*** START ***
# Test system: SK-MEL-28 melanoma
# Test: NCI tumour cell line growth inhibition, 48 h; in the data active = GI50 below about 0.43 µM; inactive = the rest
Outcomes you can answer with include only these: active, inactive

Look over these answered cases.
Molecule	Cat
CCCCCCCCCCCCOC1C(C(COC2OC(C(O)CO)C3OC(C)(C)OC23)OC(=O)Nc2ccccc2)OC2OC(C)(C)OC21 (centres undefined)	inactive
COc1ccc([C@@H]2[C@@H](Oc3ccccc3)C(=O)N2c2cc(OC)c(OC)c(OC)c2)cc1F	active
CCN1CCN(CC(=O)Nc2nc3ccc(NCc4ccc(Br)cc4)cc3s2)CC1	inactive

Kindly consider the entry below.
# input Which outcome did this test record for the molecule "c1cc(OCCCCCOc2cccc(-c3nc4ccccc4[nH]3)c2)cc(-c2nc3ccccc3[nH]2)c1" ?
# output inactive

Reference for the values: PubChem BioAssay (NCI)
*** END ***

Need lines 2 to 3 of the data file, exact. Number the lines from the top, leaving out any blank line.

# Test: NCI tumour cell line growth inhibition, 48 h; in the data active = GI50 below about 0.43 µM; inactive = the rest
Outcomes you can answer with include only these: active, inactive